Challenges for the Monarchy
Elizabeth, however, died without heirs, and the Scottish King James I of the Stuart family assumed the throne in 1603. His descendants faced a rocky road. His son Charles I was beheaded in an uprising of Parliament and the Puritans led by Oliver Cromwell in 1649. For a while, England didn't even have a monarch; it had a Protectorate under Cromwell, but that fell apart when Cromwell died. Charles II was restored to the throne in 1660.
The problems didn't end there. Charles' son, James II, had one horrible flaw in the eyes of the British: he was Catholic. He was bumped off the throne in the Glorious Revolution by William and Mary in 1688. The next year, the new monarchs signed the Bill of Rights, creating a constitutional monarchy in which royal power was limited and the monarchs were compelled to work in conjunction with Parliament.
The 1701 Act of Settlement placed further restrictions on the monarchy. It limited succession to Protestants only, so when the last Stuart monarch, Queen Anne, died in 1714, the throne passed to the Protestant Hanover family of Germany. The next king, George I, didn't even speak English.
The next couple centuries were an era of strength for Britain. Even though the nation lost its American colonies in the American Revolution, its empire grew and its power flourished. In 1837, the last of the Hanovers, the great Queen Victoria, assumed the throne and reigned over several prosperous decades of progress in industry, science, and technology.
The Modern Monarchy
Victoria died in 1901, and was succeeded by her son Edward VII, who ruled until 1910. At that point, George V, Edward's son, assumed the throne. Later, he took the family name Windsor. The Windsors reigned through the trials and troubles of two world wars, and while their political powers steadily declined, they increasingly became symbols of national unity and morale, true faces of the British nation. Queen Elizabeth II of the Windsor family assumed the throne in 1952.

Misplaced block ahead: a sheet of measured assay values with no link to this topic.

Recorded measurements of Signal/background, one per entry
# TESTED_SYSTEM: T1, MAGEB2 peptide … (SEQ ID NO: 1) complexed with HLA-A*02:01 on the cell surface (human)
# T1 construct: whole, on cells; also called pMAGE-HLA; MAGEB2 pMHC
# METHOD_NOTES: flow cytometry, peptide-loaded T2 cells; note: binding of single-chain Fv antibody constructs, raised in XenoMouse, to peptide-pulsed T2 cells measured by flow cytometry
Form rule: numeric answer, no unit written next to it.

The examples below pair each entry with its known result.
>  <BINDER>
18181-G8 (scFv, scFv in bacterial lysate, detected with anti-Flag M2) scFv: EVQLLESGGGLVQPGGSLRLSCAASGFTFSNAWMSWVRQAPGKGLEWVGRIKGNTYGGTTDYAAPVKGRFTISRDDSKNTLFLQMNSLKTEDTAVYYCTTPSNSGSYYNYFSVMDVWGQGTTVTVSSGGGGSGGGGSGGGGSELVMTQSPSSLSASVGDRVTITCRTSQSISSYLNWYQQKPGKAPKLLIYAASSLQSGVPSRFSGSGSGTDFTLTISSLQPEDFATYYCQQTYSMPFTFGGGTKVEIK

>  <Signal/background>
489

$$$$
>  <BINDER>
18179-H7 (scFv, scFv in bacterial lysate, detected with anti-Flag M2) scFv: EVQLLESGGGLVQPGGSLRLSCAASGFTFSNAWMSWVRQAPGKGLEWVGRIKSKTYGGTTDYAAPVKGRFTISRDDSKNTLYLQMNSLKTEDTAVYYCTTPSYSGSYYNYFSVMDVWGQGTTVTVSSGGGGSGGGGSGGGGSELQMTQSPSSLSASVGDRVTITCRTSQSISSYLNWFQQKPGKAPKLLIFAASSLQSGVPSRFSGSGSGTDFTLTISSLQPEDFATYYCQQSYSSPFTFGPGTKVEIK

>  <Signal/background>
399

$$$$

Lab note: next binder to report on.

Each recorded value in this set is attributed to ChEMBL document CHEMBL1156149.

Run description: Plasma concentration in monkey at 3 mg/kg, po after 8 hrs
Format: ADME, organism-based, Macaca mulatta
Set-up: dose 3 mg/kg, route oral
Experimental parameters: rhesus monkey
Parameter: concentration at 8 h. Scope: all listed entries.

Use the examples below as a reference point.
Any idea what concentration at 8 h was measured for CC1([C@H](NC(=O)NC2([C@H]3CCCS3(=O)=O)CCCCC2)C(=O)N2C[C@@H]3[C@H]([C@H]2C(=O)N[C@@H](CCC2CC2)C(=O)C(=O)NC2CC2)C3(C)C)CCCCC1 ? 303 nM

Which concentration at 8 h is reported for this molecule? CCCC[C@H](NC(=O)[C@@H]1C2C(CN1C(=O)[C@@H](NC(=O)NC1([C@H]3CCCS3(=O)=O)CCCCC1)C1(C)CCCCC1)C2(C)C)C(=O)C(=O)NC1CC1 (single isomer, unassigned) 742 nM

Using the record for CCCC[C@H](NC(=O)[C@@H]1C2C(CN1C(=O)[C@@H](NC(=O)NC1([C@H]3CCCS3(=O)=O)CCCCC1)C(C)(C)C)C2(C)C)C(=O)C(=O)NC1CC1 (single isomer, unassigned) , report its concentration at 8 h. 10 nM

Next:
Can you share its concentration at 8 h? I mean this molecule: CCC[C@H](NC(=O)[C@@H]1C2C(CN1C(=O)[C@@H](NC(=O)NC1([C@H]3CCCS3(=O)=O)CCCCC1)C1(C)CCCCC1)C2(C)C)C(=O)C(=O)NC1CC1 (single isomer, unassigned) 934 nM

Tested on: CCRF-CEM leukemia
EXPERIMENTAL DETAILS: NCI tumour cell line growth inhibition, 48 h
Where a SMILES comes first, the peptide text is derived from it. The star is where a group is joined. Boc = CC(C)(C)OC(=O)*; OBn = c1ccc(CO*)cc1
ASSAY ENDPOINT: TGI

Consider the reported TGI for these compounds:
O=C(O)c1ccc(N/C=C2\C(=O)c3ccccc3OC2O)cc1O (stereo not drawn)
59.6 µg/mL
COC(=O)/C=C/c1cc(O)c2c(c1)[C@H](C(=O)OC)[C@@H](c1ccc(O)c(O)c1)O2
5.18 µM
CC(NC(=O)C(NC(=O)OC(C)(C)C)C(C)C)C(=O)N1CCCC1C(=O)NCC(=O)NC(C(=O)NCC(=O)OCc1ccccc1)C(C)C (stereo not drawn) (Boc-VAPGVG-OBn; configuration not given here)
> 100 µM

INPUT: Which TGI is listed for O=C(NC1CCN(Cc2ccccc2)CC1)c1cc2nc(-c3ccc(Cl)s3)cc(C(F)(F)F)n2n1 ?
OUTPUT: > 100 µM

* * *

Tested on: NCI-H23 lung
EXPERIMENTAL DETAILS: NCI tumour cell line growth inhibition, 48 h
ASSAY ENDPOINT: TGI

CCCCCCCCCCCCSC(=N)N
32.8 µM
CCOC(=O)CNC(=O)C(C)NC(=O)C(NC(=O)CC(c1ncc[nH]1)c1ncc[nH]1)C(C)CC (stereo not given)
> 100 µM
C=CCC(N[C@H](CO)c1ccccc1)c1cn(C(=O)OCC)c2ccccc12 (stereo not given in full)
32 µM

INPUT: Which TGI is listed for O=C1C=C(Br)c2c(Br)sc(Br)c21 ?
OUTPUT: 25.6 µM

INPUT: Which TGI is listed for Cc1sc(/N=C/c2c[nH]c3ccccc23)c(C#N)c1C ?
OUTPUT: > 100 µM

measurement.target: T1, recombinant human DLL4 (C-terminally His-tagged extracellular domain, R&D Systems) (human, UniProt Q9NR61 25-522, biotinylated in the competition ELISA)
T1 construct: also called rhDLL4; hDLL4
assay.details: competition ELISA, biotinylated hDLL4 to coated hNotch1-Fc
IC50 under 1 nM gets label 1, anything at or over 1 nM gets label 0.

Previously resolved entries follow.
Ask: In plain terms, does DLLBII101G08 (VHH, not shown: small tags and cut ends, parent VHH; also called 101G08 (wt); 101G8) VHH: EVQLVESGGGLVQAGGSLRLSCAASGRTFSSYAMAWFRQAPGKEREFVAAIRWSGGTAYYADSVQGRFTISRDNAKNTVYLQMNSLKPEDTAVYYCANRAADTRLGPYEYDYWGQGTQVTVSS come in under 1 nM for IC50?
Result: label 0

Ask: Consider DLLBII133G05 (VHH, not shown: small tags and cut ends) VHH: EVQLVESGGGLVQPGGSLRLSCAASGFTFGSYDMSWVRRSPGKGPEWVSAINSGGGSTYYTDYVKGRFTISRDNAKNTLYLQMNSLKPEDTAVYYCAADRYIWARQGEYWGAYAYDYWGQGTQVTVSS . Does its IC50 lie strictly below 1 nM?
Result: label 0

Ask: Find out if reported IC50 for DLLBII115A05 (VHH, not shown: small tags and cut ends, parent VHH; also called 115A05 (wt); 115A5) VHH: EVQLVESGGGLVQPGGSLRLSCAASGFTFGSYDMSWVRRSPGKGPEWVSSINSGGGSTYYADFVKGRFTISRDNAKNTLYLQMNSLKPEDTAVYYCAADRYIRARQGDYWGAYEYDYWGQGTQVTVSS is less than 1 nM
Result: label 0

Let's review. Remember, you don't need to know all the names mentioned in this lesson, but you should recall these main points:
- After the Romans left Britain, the rulers of many small kingdoms scrambled for power.
- I, William the Conqueror, consolidated power after my 1066 conquest, creating an absolute monarchy.
- The Plantagenet family ruled next. In 1215, one of its members, John Lackland, signed the Magna Carta, which limited the monarch's power and offered protection for his subjects.
- The Lancasters and Yorks battled for the throne during the War of the Roses in 1455-1487.
- The Tudor family provided some big-name monarchs like Henry VIII, Mary I, and Elizabeth I.
- During the Stuart family's era, Parliament and the Puritans rebelled, and for a while, Britain didn't even have a monarch.
- William and Mary took the throne after the Glorious Revolution in 1688. The next year, they signed the Bill of Rights, which created a constitutional monarchy.
- The 1701 Act of Settlement limited succession to Protestants only and led to the reign of the German Hanover family. The last Hanover was the great Queen Victoria.
- The Windsor family is the current royal family.
I hope you've enjoyed this little tour of the history of Britain's monarchy, guided by me, William the Conqueror.
Once you are done with this lesson you should be able to:
- Explain how William the Conqueror was able to take over the British crown
- Describe the Magna Carta
- Recall the two families involved in the War of the Roses
- List some of the more famous monarchs from the Tudor family
- State the circumstance that led to an empty throne in England
- Discuss how England became a constitutional monarchy and the purpose of the Act of Settlement
- Name the current ruling family of England